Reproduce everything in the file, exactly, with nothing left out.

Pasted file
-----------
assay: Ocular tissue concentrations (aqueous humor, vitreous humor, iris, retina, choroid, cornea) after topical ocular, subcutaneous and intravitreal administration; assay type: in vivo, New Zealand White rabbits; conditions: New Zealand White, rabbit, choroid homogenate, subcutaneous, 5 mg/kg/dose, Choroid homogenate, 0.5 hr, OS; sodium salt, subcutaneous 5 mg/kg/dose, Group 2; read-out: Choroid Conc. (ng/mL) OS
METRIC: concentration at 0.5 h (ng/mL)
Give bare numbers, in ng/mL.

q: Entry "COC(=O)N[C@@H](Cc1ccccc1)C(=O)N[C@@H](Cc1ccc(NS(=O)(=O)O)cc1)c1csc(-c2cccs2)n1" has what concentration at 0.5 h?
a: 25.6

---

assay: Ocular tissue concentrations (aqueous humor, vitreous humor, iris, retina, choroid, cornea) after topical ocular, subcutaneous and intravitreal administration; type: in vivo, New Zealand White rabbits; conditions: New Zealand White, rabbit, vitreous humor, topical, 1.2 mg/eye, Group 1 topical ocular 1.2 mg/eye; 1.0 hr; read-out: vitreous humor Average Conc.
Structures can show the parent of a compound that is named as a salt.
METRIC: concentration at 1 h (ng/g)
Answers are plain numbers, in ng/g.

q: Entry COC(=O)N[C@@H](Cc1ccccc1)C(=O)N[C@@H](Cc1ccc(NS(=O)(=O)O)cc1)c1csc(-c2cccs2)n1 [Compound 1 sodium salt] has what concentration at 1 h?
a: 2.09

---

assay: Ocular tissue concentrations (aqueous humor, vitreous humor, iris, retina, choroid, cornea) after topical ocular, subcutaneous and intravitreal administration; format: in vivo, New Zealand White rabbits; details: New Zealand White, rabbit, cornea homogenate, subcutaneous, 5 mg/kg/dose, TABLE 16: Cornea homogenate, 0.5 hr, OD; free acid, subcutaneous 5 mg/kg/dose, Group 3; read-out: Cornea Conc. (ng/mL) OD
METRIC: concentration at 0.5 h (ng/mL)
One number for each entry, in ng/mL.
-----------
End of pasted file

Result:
assay: Ocular tissue concentrations (aqueous humor, vitreous humor, iris, retina, choroid, cornea) after topical ocular, subcutaneous and intravitreal administration; assay type: in vivo, New Zealand White rabbits; conditions: New Zealand White, rabbit, choroid homogenate, subcutaneous, 5 mg/kg/dose, Choroid homogenate, 0.5 hr, OS; sodium salt, subcutaneous 5 mg/kg/dose, Group 2; read-out: Choroid Conc. (ng/mL) OS
METRIC: concentration at 0.5 h (ng/mL)
Give bare numbers, in ng/mL.

q: Entry "COC(=O)N[C@@H](Cc1ccccc1)C(=O)N[C@@H](Cc1ccc(NS(=O)(=O)O)cc1)c1csc(-c2cccs2)n1" has what concentration at 0.5 h?
a: 25.6

---

assay: Ocular tissue concentrations (aqueous humor, vitreous humor, iris, retina, choroid, cornea) after topical ocular, subcutaneous and intravitreal administration; type: in vivo, New Zealand White rabbits; conditions: New Zealand White, rabbit, vitreous humor, topical, 1.2 mg/eye, Group 1 topical ocular 1.2 mg/eye; 1.0 hr; read-out: vitreous humor Average Conc.
Structures can show the parent of a compound that is named as a salt.
METRIC: concentration at 1 h (ng/g)
Answers are plain numbers, in ng/g.

q: Entry COC(=O)N[C@@H](Cc1ccccc1)C(=O)N[C@@H](Cc1ccc(NS(=O)(=O)O)cc1)c1csc(-c2cccs2)n1 [Compound 1 sodium salt] has what concentration at 1 h?
a: 2.09

---

assay: Ocular tissue concentrations (aqueous humor, vitreous humor, iris, retina, choroid, cornea) after topical ocular, subcutaneous and intravitreal administration; format: in vivo, New Zealand White rabbits; details: New Zealand White, rabbit, cornea homogenate, subcutaneous, 5 mg/kg/dose, TABLE 16: Cornea homogenate, 0.5 hr, OD; free acid, subcutaneous 5 mg/kg/dose, Group 3; read-out: Cornea Conc. (ng/mL) OD
METRIC: concentration at 0.5 h (ng/mL)
One number for each entry, in ng/mL.